By LORRAINE V. MURRAY, Commentary | Published March 23, 2017
“You can handle this—don’t have a meltdown,” I told myself as I surveyed the miniature lake on the basement floor.
I quickly discovered the source of the problem—the water heater—then threw towels down and called the plumber, who promised to send someone in early afternoon.
After watching a do-it-yourself Youtube video, I turned off the water supply to the heater, and switched off the gas. Once that was done, I went back upstairs—and assured myself all was well.
Moments later, because of my vivid imagination, I began panicking big time.
You see, I wasn’t sure that I’d turned off the gas correctly. What if it was seeping into the basement? In my mind’s eye, I saw the house going up in a gigantic explosion.
At exactly that moment, the plumber’s truck pulled up outside, and when the men rang the doorbell, I nearly hugged them in relief.
As they headed downstairs, I rummaged in the cookie jar to reward myself with a treat—and then remembered it was Lent.
Still, I closed the lid without a complaint because this year Lent has become another chapter in the love story shared with my husband.
You see, I offer up all my suffering—whether it’s the stress of handling emergencies alone or the craving for sweets—for the repose of his soul.
To me, the belief in redemptive suffering is an especially beautiful part of Catholicism, which contrasts sharply with other religions.
The Hindu doctrine of karma, for example, says a person’s misfortunes result from wrongdoings committed in a past life. Buddhists claim suffering will cease, once we attain a state of non-attachment to this world.
And the prosperity gospel, held by some Protestants, says God rewards faithful people with nice homes and good jobs—which means that if you’re miserable, your faith isn’t strong enough.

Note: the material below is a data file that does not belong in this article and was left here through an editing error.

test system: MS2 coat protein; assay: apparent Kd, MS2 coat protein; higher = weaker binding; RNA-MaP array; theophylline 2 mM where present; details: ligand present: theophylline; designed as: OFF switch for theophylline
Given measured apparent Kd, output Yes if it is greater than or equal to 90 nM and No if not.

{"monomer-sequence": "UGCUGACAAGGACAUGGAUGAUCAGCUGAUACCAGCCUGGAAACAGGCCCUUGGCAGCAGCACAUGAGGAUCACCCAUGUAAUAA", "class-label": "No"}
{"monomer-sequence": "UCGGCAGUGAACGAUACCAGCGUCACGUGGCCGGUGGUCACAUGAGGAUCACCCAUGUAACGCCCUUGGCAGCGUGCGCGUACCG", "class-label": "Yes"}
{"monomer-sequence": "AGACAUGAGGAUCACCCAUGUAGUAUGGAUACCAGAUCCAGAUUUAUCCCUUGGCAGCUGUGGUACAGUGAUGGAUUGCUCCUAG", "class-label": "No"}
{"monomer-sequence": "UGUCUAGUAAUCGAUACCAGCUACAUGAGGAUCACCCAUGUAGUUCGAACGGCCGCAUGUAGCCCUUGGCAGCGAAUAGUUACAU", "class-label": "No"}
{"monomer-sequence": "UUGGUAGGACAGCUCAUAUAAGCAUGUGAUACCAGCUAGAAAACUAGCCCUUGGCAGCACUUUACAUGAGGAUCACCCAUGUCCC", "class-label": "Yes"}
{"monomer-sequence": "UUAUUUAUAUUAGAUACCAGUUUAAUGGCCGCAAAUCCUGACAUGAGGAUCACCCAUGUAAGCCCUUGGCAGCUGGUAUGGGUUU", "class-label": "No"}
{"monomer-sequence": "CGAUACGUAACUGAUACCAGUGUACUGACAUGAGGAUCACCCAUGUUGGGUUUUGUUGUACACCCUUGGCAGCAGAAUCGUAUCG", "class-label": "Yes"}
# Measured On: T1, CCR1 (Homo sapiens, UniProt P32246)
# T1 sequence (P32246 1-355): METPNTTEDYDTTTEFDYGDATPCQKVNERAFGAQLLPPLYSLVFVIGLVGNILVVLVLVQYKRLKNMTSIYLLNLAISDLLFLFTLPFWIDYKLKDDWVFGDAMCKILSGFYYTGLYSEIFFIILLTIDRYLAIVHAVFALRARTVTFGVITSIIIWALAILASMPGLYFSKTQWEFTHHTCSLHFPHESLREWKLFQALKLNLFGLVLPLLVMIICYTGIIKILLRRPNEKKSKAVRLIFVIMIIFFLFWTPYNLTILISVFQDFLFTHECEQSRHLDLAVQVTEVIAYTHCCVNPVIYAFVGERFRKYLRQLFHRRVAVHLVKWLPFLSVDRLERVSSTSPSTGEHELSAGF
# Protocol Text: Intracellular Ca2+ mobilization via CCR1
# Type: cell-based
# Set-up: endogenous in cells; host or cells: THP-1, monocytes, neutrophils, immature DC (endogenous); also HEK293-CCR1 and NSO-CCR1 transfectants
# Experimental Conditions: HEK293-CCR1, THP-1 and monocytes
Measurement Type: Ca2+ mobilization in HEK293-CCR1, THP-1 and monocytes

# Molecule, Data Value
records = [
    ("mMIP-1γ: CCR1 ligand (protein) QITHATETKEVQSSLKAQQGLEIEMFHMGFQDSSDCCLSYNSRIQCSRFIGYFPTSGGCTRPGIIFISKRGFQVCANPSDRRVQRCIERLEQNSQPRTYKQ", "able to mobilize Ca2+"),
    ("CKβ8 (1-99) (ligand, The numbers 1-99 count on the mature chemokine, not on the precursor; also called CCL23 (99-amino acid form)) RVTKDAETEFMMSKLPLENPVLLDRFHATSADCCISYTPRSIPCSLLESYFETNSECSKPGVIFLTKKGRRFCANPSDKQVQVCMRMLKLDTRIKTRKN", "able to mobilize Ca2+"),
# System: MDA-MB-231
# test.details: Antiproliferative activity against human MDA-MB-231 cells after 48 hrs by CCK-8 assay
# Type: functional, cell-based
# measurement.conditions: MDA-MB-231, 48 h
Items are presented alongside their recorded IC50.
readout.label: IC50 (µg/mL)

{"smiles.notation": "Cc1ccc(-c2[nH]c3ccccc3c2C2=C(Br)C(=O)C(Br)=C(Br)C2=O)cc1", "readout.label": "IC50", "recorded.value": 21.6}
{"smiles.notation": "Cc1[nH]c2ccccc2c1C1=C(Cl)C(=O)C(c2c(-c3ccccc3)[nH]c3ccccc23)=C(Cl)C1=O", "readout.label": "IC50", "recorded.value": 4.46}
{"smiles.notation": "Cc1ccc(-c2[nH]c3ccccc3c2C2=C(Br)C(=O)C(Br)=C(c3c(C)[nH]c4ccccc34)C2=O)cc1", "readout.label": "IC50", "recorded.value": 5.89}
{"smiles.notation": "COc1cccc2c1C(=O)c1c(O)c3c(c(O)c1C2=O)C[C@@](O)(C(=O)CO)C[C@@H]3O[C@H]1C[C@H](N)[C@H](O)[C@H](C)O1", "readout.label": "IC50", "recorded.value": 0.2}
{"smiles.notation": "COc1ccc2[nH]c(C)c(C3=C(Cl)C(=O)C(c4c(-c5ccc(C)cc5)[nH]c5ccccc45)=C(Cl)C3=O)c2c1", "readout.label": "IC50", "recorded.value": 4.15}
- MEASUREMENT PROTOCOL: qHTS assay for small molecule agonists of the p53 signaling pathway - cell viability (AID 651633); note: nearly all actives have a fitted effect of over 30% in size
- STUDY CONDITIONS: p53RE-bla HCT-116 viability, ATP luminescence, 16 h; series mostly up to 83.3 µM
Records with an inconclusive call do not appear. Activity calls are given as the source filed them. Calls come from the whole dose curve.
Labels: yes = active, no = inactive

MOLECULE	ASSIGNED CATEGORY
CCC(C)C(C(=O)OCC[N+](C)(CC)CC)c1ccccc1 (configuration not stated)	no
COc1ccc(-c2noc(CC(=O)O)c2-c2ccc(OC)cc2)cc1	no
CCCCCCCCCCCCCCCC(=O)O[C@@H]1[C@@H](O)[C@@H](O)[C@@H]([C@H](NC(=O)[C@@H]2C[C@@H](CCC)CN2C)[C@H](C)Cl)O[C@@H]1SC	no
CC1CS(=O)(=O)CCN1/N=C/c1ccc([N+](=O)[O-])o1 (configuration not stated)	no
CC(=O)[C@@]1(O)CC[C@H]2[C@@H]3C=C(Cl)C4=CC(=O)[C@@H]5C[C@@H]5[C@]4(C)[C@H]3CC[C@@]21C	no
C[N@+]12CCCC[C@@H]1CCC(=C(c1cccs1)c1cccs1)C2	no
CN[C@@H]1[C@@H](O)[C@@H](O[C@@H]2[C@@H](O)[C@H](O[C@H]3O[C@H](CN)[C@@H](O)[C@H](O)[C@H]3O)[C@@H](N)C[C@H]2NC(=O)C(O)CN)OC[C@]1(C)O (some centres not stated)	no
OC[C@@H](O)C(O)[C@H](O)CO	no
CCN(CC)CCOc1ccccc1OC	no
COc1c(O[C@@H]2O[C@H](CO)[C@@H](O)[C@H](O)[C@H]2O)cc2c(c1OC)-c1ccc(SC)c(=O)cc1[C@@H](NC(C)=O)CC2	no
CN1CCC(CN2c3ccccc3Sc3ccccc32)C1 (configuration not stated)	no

The Catholic belief, however, says suffering is certainly not a punishment, since the Son of God underwent an agonizing death as an act of love.
And God can take any evil, sickness or tragedy—and bring good out of it. After all, in Scripture, the worst event imaginable—the crucifixion of Jesus Christ—birthed the miracle of the Resurrection.
On a daily level, we can offer God our crosses—a piercing toothache, a persistent headache, the nausea following chemotherapy—for someone we love.
We can also give God our emotional pain, regret, woundedness and grief. We can ask God to use our suffering to help friends and family, including the souls in purgatory.
As St. John Chrysostom said, “If Job’s sons were purified by their father’s sacrifice, why would we doubt that our offerings for the dead bring them some consolation? Let us not hesitate to help those who have died.”
The story of Christ’s Passion reveals that suffering is never meaningless. Scripture assures us Jesus knew what he would endure ahead of time—and went willingly to his death to fulfill the Father’s plan to redeem the world.
As St. Paul would write later, “We know that all things work for good for those who love God, who are called according to his purpose.”
Having an awful afternoon at work? Turn this suffering into a prayer for your relative with cancer.
Anxiously awaiting the results of medical exams? Offer up your distress for the soul of your departed friend.
During Lent especially, God can turn our crosses into resurrection; he can transform our pain into prayers.
And through his endless love and mercy, he can help someone like me handle the crisis of a flooded basement without having a meltdown—or a cookie.
Artwork (“Sea of Galilee,” oil painting) by Jef Murray. Lorraine’s email address is email@example.com.